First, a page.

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The Log Book of the Ketty Jay: 1
Transcriber’s note: At the time of writing, what follows are the only entries ever discovered from the Logbook Of The Ketty Jay. Darian Frey was never known for his diligence, and he apparently forgot about writing in the logbook on completing these entries. Considering the adventures which followed, however, he can perhaps be excused. The affairs he became embroiled in have been luridly recounted by various pulp biographers, but I direct your attention to the only official and unbiased account of the tale, written by this humble scribe, which bears a title as honest and straightforward as the words within: Retribution Falls, available now in bookshops all over Vardia.
Kingsday Firstweek, Swallow’s Reap, 147/32
Feel rather heroic today, actually. There’s nothing to make a man feel like a man like setting right some wrongs.
Now I’m not going say I haven’t pulled off a few injustices in my time, but Feckley’s little trick was just low. I beat those guys fair and square at Rake, and he spiked and robbed me. It’s not often I beat anyone fair and square at anything, so when I do I’m kind of precious about it.
Once I’d got out of bed and had my bowels back under control (an unpleasant-yet-strangely-satisfying side-effect of the spike) I gathered up the boys and we went down to Feckley’s den. Harkins I left to guard the Ketty Jay. He’s a fine pilot but his bravery ends at the limits of his cockpit. He’s not cut out for the physical stuff. Confrontations turn him into a gibbering wreck. He’s likely to accidentally shoot someone out of nervousness. Quite possibly one of us.
I took Silo along this time. He doesn’t often get off the ship on account of his being a Murthian and liable to get lynched when he’s on his own. It’s been a good few years now, but nobody’s forgotten the war. Suppose the wounds run pretty deep. Me, I’m not fussed about Sammies or Dakkadians or Murthians or whoever – live and let live, that’s what I think – but my guts still twinge when I think about that time in Samarla. The end to my illustrious career hauling cargo for the Coalition Navy. Still got the scars on my belly.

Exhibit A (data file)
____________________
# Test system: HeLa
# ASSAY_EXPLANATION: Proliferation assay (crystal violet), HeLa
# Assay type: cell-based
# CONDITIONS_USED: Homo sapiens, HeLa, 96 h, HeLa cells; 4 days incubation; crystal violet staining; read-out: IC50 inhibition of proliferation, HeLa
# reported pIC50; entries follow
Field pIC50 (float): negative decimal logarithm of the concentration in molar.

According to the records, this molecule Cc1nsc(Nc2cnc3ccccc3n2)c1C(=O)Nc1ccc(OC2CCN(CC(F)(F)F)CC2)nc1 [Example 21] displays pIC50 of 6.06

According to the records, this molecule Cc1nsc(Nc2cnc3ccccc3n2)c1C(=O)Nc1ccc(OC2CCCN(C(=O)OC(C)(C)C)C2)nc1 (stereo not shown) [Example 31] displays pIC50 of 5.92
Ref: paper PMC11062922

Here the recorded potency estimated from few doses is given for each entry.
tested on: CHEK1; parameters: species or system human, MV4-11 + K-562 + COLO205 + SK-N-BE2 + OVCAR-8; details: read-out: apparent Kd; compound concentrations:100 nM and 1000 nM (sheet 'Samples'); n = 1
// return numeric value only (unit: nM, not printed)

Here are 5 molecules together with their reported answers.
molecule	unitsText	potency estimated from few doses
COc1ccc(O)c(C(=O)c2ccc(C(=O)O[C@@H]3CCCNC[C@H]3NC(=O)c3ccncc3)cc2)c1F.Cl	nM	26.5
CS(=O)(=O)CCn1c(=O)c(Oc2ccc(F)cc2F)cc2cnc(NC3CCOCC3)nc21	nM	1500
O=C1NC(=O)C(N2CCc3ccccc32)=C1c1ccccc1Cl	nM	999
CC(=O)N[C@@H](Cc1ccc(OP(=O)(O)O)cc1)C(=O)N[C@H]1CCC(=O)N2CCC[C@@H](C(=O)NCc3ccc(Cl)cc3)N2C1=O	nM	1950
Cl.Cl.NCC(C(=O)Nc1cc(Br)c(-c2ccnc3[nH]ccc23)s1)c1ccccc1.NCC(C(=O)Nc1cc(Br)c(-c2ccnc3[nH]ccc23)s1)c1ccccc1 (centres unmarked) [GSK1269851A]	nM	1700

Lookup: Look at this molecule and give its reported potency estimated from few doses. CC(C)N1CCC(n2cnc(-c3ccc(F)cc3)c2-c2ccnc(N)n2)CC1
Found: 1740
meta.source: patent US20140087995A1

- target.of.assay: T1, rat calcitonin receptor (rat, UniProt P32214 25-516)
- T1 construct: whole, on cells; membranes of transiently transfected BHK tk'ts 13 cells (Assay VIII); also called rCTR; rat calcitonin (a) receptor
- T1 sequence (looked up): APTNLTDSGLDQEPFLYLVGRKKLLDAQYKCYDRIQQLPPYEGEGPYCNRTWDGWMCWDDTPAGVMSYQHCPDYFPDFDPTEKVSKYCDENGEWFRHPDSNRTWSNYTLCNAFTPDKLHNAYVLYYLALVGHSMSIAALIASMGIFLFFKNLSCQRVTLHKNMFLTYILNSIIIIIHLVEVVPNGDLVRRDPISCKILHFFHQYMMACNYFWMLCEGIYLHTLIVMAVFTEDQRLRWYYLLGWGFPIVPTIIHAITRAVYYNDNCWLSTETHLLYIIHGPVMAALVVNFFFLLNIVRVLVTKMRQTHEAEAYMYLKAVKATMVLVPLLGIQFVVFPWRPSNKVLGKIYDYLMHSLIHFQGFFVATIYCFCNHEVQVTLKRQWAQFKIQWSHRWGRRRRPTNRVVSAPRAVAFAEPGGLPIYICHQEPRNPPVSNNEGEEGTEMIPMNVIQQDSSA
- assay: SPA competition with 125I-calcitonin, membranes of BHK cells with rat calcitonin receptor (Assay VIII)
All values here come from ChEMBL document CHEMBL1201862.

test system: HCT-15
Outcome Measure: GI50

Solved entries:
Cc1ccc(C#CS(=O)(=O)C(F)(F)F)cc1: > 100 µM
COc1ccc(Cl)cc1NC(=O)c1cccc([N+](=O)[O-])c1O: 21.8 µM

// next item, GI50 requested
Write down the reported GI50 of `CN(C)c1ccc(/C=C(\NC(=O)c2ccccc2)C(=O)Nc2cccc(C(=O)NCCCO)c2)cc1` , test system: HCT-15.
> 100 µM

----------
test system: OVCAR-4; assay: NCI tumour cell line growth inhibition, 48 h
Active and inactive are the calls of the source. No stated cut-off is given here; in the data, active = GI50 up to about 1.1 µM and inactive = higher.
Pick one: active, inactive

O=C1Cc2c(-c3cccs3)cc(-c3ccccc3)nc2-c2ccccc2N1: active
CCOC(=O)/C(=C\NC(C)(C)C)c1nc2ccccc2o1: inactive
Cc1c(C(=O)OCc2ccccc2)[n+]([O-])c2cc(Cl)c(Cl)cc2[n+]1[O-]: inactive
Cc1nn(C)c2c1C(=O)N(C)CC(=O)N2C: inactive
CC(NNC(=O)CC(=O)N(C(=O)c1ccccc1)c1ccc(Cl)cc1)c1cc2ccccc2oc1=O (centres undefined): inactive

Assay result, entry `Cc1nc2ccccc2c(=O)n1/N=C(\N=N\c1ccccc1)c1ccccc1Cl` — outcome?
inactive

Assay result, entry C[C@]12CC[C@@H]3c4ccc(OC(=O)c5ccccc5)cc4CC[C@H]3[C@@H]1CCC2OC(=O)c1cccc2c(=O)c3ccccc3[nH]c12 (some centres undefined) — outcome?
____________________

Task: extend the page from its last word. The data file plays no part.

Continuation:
Silo and Malvery are the muscle, really, so I let them go in first. Pinn next, cause he’s eager. I follow him in – can’t go last, that’d just look weird – and behind me comes Keddle. I’m thinking I should start getting the passenger involved in this kind of thing, maybe. An extra pair of hands never hurts. And that golem would be pretty damn useful, if slightly unsubtle. Seeing Bess walk through town would raise a few eyebrows, and I like to keep my profile a little lower than that.
We boot our way into the den, bristling with guns. Feckley’s got some muscle, too, but they’re slow to their weapons. ‘Don’t you even think it,’ I warn ’em, but there’s always one. He thinks he’s being ever-so-sneaky as he moves his hand towards his holster. Malvery spots him and shoots him with that big lever-action shotgun of his. Takes his head off above the jaw. Nobody messes with us after that.
Card dens have a lot of money lying around, and this one was no exception. Much more than was taken from me, anyway. I figure I deserve it. Just to be nice, though, I let the players keep the money in their pockets and what they have on the table in front of them. I’d be a bit of hypocrite if I didn’t. It’s not their fault that Feckley’s a cheating pusbag.
He glares at me all balefully as we empty out his den. I can tell he’s wishing he killed me when he had the chance. I know he’s thinking up some kind of revenge if he ever lays eyes on me again, so I get my retaliation in first and shoot him in the foot. That’ll teach him for glaring.
After that we reckoned it was best to get out of town, so we did, and then followed the obligatory grog-soaked celebrations of a job well done. It’s not often we have a genuine reason to celebrate – we usually just make one up. So this time was a bit special. Put me back to bed for a day, but it was worth it.
Where next, Log?